Recommended Age, Grade, and Reading Levels
- Age: 9 to 12
- Grade: 4 to 7
- Reading age: 9 to 12
It's the summer of 1962, and to twelve-year-old Rex the world is starting to look like a pretty scary place. On TV there are reports about the Russians and a nuclear war. Some people in his new neighborhood are even building bomb shelters in their backyards. Rex learns that there's trouble closer to home as well. A black panther has escaped from a zoo and he and his friends are sure they have spotted the creature in their local park -- and it is Rex who comes up with a plan to trap it.
In this smart, vivid and touching novel, Tim Wynne-Jones explores the time and place of his own childhood when a kid could spend an entire summer below the radar of adults. But it was also a time of great uncertainty and menace, when memories of an old war were still fresh, and fears of a new one were looming.
About the author
Tim Wynne-Jones is one of Canada's foremost writers for children. The author of over thirty-five books, he is a two-time winner of the Governor General's Award, as well as a two-time winner of the Boston Globe–Horn Book Award and of the Arthur Ellis Award. His short-story collections include Some of the Kinder Planets, Book of Changes and Lord of the Fries. He is also known for his Rex Zero series. Recently, he wrote the young-adult novels The Ruinous Sweep; Emperor of Any Place, which earned seven starred reviews; and Blink & Caution, which won the Boston Globe–Horn Book Award. Tim is also the recipient of the Edgar Award and the Vicky Metcalf Award for a Body of Work. In 2012, he was made an Officer to the Order of Canada. He lives in Perth, Ontario.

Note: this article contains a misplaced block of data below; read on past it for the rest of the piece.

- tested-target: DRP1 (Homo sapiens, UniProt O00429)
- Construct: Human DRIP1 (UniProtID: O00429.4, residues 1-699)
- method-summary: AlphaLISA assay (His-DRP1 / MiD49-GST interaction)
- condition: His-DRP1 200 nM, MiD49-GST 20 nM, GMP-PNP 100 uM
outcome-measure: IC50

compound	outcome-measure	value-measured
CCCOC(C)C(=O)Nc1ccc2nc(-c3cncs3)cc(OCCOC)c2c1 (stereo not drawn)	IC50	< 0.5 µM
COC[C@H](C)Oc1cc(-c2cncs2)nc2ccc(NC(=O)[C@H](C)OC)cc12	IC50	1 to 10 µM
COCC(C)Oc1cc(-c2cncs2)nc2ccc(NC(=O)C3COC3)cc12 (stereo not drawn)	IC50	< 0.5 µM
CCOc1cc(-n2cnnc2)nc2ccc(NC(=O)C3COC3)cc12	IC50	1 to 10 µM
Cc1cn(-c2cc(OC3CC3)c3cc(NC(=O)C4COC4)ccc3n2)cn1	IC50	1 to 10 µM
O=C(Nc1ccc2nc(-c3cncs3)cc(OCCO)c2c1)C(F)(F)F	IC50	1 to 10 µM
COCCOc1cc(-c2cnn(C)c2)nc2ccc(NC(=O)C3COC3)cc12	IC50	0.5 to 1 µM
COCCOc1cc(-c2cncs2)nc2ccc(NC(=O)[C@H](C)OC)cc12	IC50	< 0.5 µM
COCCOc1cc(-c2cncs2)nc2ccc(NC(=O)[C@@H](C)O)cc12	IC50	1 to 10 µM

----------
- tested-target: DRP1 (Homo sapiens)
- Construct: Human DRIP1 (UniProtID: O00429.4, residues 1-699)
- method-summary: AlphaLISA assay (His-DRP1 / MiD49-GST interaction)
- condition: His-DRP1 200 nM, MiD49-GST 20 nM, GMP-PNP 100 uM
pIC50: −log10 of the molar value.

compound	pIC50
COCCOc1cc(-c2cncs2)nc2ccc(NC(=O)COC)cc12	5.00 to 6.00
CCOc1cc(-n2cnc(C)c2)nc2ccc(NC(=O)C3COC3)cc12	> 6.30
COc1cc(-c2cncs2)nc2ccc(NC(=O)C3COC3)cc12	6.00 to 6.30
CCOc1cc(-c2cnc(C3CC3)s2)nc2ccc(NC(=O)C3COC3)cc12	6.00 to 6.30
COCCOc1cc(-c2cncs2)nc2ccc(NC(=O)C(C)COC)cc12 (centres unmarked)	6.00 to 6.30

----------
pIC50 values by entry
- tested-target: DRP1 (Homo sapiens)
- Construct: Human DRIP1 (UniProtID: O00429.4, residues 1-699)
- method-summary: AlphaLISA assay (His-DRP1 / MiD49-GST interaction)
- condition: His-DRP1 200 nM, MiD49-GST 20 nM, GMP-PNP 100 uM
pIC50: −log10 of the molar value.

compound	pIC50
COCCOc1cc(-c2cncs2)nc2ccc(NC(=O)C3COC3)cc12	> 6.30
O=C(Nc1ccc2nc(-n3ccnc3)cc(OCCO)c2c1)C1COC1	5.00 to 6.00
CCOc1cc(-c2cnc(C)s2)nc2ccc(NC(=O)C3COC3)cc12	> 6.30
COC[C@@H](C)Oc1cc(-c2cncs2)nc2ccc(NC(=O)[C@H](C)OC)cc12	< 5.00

- Commended, Boston Globe/Horn Book Award - Fiction (Honor Book)
- Short-listed, TD Canadian Children's Literature Award
- Commended, CLA Book of the Year for Children Award
- Short-listed, Ruth and Sylvia Schwartz Award
- Commended, CCBC Choices 2008 (Starred Selection)
Tim Wynne-Jones is in top form in this novel...
Globe and Mail
Wynne-Jones does a masterful job capturing the time period in a novel that will not only appeal to boys today, but to their uncles and grandfathers as well.
Despite the weighty themes, Wynne-Jones writes with a light, often humorous touch and maintains a perspective true to an 11-year-old's perspective...This winning hero paints a universe both hopeful and realistic, one that readers may well want to visit.
Publishers Weekly, STARRED REVIEW
Delightfully nerve-wracking, eccentric and optimistic.
...an unusual and appealing title....the memorable characters and the animal mystery will keep the pages turning.
School Library Journal
Wynne-Jones' funny and largely autobiographical novel is filled with local color, 1960s references, and a decidedly Canadian look at the cold war.
The present-tense narrative is brilliant in its near stream-of-consciousness depiction of the world as Rex sees it...The meticulous plotting sets the enormity of world destruction against the equally cataclysmic concerns of childhood, all magnified through the lens of Rex's vivid imagination. It's a historic narrative that resonates eerily and effectively today.